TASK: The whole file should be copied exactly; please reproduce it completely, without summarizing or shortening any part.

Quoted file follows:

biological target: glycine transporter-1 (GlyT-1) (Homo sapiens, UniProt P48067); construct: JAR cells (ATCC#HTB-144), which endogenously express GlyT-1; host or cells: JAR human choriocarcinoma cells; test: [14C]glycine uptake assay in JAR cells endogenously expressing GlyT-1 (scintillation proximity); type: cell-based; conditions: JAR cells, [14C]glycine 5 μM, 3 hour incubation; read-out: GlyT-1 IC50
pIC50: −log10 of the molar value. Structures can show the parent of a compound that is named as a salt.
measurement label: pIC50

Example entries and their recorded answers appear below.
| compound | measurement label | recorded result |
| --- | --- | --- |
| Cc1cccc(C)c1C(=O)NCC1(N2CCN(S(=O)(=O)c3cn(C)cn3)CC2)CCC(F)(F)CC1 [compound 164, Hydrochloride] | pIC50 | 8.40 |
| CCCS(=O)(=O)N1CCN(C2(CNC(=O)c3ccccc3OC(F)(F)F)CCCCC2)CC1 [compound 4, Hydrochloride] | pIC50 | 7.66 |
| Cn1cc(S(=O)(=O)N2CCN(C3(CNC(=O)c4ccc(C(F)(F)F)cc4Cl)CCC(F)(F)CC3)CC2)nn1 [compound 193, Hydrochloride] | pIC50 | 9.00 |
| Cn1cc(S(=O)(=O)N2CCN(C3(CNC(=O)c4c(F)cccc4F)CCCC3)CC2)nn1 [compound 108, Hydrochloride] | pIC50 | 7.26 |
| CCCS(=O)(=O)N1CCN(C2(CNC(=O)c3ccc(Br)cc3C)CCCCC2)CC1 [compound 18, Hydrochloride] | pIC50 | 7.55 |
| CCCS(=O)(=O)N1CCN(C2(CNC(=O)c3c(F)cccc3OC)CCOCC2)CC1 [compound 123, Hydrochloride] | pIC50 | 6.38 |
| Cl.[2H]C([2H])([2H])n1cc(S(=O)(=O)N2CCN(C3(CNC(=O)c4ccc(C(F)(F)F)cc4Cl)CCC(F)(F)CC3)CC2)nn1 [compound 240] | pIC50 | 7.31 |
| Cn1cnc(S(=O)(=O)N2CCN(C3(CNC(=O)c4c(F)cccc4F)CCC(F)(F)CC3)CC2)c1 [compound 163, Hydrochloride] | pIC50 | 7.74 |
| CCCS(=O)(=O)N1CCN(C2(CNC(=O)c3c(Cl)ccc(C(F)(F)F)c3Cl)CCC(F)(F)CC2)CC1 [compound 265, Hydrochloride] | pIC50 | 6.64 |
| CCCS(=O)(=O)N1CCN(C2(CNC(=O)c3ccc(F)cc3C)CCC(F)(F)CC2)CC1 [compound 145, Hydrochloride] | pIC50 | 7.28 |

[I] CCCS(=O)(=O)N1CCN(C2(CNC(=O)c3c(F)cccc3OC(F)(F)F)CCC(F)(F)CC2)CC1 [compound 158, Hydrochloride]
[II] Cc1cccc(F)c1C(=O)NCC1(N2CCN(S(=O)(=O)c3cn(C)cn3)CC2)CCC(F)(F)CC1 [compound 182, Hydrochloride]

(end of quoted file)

biological target: glycine transporter-1 (GlyT-1) (Homo sapiens, UniProt P48067); construct: JAR cells (ATCC#HTB-144), which endogenously express GlyT-1; host or cells: JAR human choriocarcinoma cells; test: [14C]glycine uptake assay in JAR cells endogenously expressing GlyT-1 (scintillation proximity); type: cell-based; conditions: JAR cells, [14C]glycine 5 μM, 3 hour incubation; read-out: GlyT-1 IC50
pIC50: −log10 of the molar value. Structures can show the parent of a compound that is named as a salt.
measurement label: pIC50

Example entries and their recorded answers appear below.
| compound | measurement label | recorded result |
| --- | --- | --- |
| Cc1cccc(C)c1C(=O)NCC1(N2CCN(S(=O)(=O)c3cn(C)cn3)CC2)CCC(F)(F)CC1 [compound 164, Hydrochloride] | pIC50 | 8.40 |
| CCCS(=O)(=O)N1CCN(C2(CNC(=O)c3ccccc3OC(F)(F)F)CCCCC2)CC1 [compound 4, Hydrochloride] | pIC50 | 7.66 |
| Cn1cc(S(=O)(=O)N2CCN(C3(CNC(=O)c4ccc(C(F)(F)F)cc4Cl)CCC(F)(F)CC3)CC2)nn1 [compound 193, Hydrochloride] | pIC50 | 9.00 |
| Cn1cc(S(=O)(=O)N2CCN(C3(CNC(=O)c4c(F)cccc4F)CCCC3)CC2)nn1 [compound 108, Hydrochloride] | pIC50 | 7.26 |
| CCCS(=O)(=O)N1CCN(C2(CNC(=O)c3ccc(Br)cc3C)CCCCC2)CC1 [compound 18, Hydrochloride] | pIC50 | 7.55 |
| CCCS(=O)(=O)N1CCN(C2(CNC(=O)c3c(F)cccc3OC)CCOCC2)CC1 [compound 123, Hydrochloride] | pIC50 | 6.38 |
| Cl.[2H]C([2H])([2H])n1cc(S(=O)(=O)N2CCN(C3(CNC(=O)c4ccc(C(F)(F)F)cc4Cl)CCC(F)(F)CC3)CC2)nn1 [compound 240] | pIC50 | 7.31 |
| Cn1cnc(S(=O)(=O)N2CCN(C3(CNC(=O)c4c(F)cccc4F)CCC(F)(F)CC3)CC2)c1 [compound 163, Hydrochloride] | pIC50 | 7.74 |
| CCCS(=O)(=O)N1CCN(C2(CNC(=O)c3c(Cl)ccc(C(F)(F)F)c3Cl)CCC(F)(F)CC2)CC1 [compound 265, Hydrochloride] | pIC50 | 6.64 |
| CCCS(=O)(=O)N1CCN(C2(CNC(=O)c3ccc(F)cc3C)CCC(F)(F)CC2)CC1 [compound 145, Hydrochloride] | pIC50 | 7.28 |

[I] CCCS(=O)(=O)N1CCN(C2(CNC(=O)c3c(F)cccc3OC(F)(F)F)CCC(F)(F)CC2)CC1 [compound 158, Hydrochloride]
[II] Cc1cccc(F)c1C(=O)NCC1(N2CCN(S(=O)(=O)c3cn(C)cn3)CC2)CCC(F)(F)CC1 [compound 182, Hydrochloride]